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Crimping: A Common Challenge in Manufacturing Custom Wiring Harnesses

What is crimping?

Crimping is an alternative termination method to soldering and wire wrapping; crimping is a method of joining wires to terminals using compression. Crimping can be fully automated, semi-automated, or done manually. A properly executed crimp is permanent and gas tight.

What are the challenges in crimping?

Both over-crimping and under-crimping are challenges in assembling a wire harness correctly, and these challenges are multiplied as the complexity of the assembly increases. 

In crimping, stripped ends of wires or cables are inserted into a connector that has been placed into a crimping tool. This sounds simple, but a 20-connector wire harness can incorporate hundreds of crimps, and many wire and cable harnesses are complex, with multiple breakouts and terminals.

Over-crimping can cut insulation or even cut strands of wire, causing the harness to fail. For example, cut wires can turn an 18-gauge connection into a 20-gauge connection, which might not support the current requirements of that particular harness. 

Under-crimping can cause loose connections. With a loose connection, wires are at risk of pulling out from the terminal, which also will cause the harness to fail.

The strip length of the wire is extremely important to a quality termination. If the wire is stripped too short, there is not enough wire to go into the terminal to create a secure crimp. If the wire is stripped too long, you will have strands of the wire protruding through the terminal crimp and interfering with the connection between the terminated wire and the mating connection.

What can happen to equipment when a wire harness assembly crimp fails?

Many wire and cable harnesses are installed within complex equipment, such as airplanes, automobiles, and heavy construction vehicles. If a harness fails after the equipment has been manufactured and installed, accessing the harness to make the repair can be difficult, time-consuming, and expensive.

How are potential crimping problems found in the wire harness manufacturing process?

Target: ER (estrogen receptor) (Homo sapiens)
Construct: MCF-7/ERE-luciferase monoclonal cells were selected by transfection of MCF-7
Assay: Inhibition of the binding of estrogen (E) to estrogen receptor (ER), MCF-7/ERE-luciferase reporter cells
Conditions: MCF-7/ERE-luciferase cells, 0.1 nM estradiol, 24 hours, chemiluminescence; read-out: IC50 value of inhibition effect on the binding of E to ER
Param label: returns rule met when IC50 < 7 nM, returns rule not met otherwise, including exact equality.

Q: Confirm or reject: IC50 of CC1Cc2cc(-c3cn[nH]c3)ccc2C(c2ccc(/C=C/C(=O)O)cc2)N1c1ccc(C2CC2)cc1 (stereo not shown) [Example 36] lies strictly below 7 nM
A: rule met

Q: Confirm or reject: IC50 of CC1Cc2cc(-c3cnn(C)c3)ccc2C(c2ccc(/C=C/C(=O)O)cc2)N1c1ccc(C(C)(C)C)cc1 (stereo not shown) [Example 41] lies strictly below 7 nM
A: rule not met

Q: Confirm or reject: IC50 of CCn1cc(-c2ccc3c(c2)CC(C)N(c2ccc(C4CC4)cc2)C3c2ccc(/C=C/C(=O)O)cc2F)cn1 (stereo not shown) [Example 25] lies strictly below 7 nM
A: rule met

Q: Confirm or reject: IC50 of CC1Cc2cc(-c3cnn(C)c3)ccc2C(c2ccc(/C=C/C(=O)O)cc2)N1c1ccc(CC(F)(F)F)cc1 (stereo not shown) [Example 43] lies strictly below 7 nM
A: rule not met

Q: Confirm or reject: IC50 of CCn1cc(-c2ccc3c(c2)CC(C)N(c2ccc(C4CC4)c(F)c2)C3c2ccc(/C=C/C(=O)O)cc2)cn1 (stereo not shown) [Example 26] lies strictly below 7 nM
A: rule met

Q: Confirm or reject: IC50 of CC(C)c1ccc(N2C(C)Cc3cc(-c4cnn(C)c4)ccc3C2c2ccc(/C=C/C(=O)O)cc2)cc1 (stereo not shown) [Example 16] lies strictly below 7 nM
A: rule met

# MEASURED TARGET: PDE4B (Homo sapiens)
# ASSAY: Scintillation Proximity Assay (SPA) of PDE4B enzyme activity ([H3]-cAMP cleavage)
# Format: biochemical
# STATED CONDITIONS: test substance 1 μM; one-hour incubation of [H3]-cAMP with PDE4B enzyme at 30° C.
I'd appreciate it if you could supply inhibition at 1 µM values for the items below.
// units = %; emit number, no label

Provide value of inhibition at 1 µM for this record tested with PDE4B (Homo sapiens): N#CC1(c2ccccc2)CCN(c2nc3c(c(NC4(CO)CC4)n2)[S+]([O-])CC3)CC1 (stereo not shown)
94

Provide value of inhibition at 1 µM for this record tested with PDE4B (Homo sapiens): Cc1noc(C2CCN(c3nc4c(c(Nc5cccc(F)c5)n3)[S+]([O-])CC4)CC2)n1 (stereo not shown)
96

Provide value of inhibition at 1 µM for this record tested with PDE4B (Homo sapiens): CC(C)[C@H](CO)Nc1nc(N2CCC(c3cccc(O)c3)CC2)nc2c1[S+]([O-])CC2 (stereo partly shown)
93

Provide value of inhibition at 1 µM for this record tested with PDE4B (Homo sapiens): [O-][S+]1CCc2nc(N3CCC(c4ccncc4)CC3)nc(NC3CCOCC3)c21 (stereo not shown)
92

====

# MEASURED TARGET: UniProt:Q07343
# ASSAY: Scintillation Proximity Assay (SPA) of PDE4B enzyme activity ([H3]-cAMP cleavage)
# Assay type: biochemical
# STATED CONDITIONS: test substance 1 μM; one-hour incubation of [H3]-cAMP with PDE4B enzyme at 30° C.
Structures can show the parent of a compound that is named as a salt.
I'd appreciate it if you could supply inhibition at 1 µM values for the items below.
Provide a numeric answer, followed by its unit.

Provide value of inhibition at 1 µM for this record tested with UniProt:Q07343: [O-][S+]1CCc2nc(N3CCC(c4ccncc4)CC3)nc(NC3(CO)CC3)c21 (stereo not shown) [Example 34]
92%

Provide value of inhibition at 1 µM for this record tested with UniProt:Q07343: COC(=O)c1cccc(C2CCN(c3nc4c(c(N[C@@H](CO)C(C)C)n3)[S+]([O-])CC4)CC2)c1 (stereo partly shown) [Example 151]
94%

The success of crimping depends in part on the use of the correct materials and correct wire lengths. 

In our process at ACH, the markup step occurs after our engineers break down the bill of materials and fill in gaps to make sure that the production team can put together a build for testing according to a cut sheet. For example, they might discover that a terminal specified for two wires in the bill of materials is only intended by its manufacturer for use with one wire. This would result in a bad crimp.

The cut sheet must be detailed in describing characteristics such as the type of wire, its gauge, its color, its length, and how far back it should be stripped. Based on the cut sheet, the NPI (new product introduction) build of the custom harness is laid out, inspected, and tested.

In the markup step (commonly referred to as redlining), our team uncovers problems and specifies necessary changes by creating an Engineering Change Notice. For a successful product build, wires may have to be lengthened or shortened due to the number of wires used and the number of breakouts in the harness.

How does automated pull testing help?

Throughout the build process we are performing automated pull testing to detect under-crimping. The terminal manufacturer provides a spec sheet that indicates how many pounds of pressure the terminal can withstand. At ACH, however, we test above and beyond the spec sheet, continuing until the wire pulls out (referred to as destructive testing). Our experienced team runs automated pull tests on all terminal crimps at multiple points in harness production.

To detect over-crimping, expert visual inspection is the key to finding issues with wires and jackets. ETI performs these inspections at multiple points in the NPI build and full production process.

Using CableEye testers, we test every harness for continuity. This is just another step in making sure you receive a fully functional, quality wire harness.

How can an experienced harness manufacturing team help?

An experienced engineering and assembly team will be knowledgeable about testing methods and the importance of crimping in manufacturing a robust, reliable harness.